Deconstructing Lego is a blog that analyzes Lego sets under a variety of lenses, sometimes comparing similar sets from different years or creating a story based around a set or analyzing the implicit message that a set creates.

Wednesday, June 1, 2011

Walden Pond

Thoreau ventured into the woods near Concord Massachusetts and built a small log cabin, desiring to live under the guide of transcendentalist philosophy and to objectively view society from afar.  In his own words, he

"went to the woods because I wished to live deliberately, to front only the essential facts of life, and see if I could not learn what it had to teach, and not, when I came to die, discover that I had not lived. I did not wish to live what was not life, living is so dear; nor did I wish to practise resignation, unless it was quite necessary. I wanted to live deep and suck out all the marrow of life, to live so sturdily and Spartan-like as to put to rout all that was not life, to cut a broad swath and shave close, to drive life into a corner, and reduce it to its lowest terms, and, if it proved to be mean, why then to get the whole and genuine meanness of it, and publish its meanness to the world; or if it were sublime, to know it by experience, and be able to give a true account of it in my next excursion."

The Lego Creator set 5766:  Log Cabin can be interpreted as a set based on Thoreau's unique experiment.  There is a small patch of water in the set, perhaps meant to represent Walden Pond.  Thoreau's cabin was 15'x10', which does not quite fit the dimensions of the set shown here but it is certainly close.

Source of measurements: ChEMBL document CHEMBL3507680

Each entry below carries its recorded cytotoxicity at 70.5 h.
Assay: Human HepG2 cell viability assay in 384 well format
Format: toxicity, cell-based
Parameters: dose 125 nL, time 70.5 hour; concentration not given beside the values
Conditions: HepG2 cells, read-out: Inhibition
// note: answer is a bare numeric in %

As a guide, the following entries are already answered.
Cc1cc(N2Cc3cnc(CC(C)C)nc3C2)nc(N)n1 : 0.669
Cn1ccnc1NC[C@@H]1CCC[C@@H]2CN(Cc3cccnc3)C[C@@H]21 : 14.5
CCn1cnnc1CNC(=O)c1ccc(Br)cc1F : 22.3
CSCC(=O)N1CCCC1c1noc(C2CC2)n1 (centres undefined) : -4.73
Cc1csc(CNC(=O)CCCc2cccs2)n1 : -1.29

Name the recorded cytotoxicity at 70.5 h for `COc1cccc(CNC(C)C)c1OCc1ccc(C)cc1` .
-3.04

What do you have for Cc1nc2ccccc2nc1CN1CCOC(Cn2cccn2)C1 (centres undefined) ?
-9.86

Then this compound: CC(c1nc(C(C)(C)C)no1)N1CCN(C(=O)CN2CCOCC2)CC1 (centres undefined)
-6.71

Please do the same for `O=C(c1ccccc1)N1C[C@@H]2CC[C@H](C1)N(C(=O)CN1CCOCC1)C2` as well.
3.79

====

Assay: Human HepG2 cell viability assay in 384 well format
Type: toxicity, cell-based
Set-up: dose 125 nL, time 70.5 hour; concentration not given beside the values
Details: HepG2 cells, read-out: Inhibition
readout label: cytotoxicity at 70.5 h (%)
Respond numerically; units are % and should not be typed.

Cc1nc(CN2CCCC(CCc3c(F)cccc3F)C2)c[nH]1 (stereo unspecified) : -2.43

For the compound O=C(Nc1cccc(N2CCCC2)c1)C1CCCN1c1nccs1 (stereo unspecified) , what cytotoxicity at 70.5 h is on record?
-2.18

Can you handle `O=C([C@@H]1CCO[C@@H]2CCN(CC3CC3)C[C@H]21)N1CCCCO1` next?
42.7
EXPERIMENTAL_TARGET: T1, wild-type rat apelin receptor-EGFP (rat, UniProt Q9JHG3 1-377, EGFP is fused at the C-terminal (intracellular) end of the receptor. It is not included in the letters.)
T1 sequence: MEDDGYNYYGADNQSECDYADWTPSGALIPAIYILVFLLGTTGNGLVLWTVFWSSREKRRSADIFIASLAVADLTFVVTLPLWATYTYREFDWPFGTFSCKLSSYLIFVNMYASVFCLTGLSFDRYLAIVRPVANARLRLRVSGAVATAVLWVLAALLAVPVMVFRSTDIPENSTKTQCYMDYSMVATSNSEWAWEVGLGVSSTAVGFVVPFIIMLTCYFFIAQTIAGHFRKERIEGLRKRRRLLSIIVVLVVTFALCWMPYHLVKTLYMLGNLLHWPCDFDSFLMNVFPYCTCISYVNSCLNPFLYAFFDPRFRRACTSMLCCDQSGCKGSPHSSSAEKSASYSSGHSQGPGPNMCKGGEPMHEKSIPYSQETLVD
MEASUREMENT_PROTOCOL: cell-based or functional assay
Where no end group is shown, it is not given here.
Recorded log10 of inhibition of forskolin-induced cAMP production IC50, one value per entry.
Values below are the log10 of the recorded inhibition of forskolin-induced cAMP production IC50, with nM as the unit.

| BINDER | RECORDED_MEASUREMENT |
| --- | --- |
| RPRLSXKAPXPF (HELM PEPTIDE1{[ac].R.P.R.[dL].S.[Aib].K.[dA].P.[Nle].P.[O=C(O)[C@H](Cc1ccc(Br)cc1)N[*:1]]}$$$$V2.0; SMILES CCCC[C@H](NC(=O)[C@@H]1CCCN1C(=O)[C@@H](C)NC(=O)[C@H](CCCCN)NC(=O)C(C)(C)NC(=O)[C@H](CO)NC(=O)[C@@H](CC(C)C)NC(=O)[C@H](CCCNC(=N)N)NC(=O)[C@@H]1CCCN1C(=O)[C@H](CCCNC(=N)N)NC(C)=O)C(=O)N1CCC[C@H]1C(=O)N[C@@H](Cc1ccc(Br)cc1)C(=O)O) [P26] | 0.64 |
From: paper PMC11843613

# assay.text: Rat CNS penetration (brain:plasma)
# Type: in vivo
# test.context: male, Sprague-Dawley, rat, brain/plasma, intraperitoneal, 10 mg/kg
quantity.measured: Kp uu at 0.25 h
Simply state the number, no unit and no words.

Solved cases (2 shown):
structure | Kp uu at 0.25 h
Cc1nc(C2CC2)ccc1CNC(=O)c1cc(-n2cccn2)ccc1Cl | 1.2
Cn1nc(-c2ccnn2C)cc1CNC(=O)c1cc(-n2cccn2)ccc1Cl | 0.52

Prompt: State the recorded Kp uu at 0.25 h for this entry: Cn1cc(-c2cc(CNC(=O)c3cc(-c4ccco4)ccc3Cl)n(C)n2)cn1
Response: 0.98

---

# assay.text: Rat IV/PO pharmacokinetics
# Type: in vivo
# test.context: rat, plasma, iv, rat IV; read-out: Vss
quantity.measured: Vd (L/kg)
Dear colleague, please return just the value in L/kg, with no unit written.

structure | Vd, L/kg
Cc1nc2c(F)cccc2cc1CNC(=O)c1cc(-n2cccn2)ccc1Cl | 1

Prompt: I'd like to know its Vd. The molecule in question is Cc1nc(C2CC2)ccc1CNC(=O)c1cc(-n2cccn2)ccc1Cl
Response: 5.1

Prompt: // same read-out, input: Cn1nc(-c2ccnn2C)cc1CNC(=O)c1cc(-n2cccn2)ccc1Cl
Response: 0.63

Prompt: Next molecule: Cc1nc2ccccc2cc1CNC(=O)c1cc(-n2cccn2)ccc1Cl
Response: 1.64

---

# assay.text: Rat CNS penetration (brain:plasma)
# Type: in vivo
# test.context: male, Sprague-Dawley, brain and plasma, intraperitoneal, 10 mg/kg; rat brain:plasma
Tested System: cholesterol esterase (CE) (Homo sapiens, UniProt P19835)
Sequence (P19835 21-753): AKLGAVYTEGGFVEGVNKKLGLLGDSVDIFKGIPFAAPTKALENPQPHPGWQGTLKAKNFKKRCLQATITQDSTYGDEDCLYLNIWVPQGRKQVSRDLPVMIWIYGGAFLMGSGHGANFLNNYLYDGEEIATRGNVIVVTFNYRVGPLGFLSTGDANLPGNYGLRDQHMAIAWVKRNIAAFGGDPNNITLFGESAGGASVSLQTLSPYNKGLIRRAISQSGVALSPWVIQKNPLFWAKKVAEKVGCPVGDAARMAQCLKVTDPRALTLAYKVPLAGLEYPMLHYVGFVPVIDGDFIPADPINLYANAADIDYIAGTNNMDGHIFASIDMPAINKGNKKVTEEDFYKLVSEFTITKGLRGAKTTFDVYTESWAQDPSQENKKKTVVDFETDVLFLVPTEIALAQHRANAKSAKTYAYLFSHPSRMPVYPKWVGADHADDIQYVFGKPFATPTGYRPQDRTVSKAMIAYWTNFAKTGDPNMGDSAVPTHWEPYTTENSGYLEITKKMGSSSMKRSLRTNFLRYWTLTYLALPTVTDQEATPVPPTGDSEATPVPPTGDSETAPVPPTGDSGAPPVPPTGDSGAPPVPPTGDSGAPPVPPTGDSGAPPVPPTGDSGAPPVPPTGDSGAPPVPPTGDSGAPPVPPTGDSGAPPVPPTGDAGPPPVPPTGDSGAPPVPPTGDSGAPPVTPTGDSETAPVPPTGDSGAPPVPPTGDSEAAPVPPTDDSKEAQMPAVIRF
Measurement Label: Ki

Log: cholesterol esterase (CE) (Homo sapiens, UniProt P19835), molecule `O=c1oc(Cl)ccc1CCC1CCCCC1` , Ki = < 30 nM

Thoreau spent much of his time at Walden Pond living simply, writing about life and government, and relaxing in the woods of New England.  While this set can easily be seen as any ordinary woodland cabin, I like to think of the possibility that on some level Thoreau was thought of when this set was designed.  


The above photo is a replica of Thoreau's cabin, and looks quite similar to the Lego set.  The door it located on a different side, the but roof and placement of the chimney are remarkably the same.  

I hope this post helps you to take time to think about the cultural influences that may or may not go into the design of each Lego set.

5 comments:

  1. I'm going to buy this set today. It reminds me Tucker & Dale vs Evil :D

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  2. That is some bad-ass legoing!

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  3. Thoreau and Lego - quite an unique combination.

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